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Rapid Response Team: 0800 559 3500
Switchboard: +44 (0)203 947 1539
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The European Commission has begun legal action against Luxembourg for its failure to apply money laundering and tax avoidance laws

Author: Syedur Rahman  22 May 2020

Syedur Rahman of business crime solicitors Rahman Ravelli hopes the action prompts other states to make sure they meet their obligations.

The European Commission has announced that it has begun legal actions against Luxembourg regarding the implementation of laws to prevent money laundering and tax avoidance.

New EU measures to enhance scrutiny of financial assets controlled by politicians and company owners were approved in May 2018 as part of an attempt to combat money laundering. But, according to the Commission, Luxembourg is among the EU states that has not applied them fully.

In a separate legal action, the EU executive arm has requested that the Grand Duchy changes a law that allows companies to cut their tax burden beyond what is acceptable under EU rules, as it leads to reduced tax revenues in other EU states.

EU legal actions can lead to a member state being fined if it does not apply common legislation. Luxembourg, which has a population of just 600,000 people, hosts as much foreign direct investment (FDI) as the United States and more than China. A 2019 International Monetary Fund report estimated that FDI in the Grand Duchy is worth $4 trillion – a tenth of the global figure. A large part of that money is in shell companies set up by multinationals that, according to the IMF, have no real business activities in Luxembourg.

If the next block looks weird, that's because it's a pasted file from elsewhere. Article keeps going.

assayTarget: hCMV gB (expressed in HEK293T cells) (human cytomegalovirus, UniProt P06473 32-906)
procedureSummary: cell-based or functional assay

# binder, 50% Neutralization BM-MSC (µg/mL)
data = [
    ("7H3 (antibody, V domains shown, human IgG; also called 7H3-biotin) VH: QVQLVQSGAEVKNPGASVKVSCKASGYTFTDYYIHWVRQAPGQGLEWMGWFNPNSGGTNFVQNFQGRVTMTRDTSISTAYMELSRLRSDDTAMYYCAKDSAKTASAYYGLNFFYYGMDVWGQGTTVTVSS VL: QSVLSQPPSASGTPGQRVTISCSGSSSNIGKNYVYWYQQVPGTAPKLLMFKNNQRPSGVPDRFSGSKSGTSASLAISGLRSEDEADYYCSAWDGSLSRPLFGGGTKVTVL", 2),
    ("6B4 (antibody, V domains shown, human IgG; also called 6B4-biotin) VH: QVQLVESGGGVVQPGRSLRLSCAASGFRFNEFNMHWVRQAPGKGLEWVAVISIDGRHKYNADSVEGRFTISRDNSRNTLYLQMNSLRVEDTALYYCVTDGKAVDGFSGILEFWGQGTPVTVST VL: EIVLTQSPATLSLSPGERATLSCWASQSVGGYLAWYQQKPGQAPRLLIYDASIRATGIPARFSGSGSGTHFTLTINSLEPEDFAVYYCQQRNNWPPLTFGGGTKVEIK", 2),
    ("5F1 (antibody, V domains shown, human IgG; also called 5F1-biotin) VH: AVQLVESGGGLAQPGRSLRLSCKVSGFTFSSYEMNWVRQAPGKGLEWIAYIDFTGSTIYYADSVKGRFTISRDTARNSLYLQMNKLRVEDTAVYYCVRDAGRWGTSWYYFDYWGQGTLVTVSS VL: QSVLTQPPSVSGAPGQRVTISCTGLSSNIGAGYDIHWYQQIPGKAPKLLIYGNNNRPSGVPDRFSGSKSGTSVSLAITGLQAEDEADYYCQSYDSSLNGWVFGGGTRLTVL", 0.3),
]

The Commission has said that Luxembourg’s rules allowed firms “unlimited deductibility of interest” from tax bills, which is not in accordance with EU rules. A similar legal action has been brought against Portugal.

While Luxembourg will not welcome the action being brought, it is important for the European Commission to tackle the countries failing to pull their weight when it comes to preventing money laundering and tax avoidance.

The boost in recent efforts to tackle these issues will not work unless there is full commitment from each EU member state. Hopefully, bringing litigation against states that are lax in enforcing EU measures will ensure that all other members ensure that they are meeting all their obligations.

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Syedur Rahman is known for his in-depth experience of serious fraud, white-collar crime and serious crime cases, as well as his expertise in worldwide asset tracing and recovery, civil recovery, cryptocurrency and high-stakes commercial disputes.

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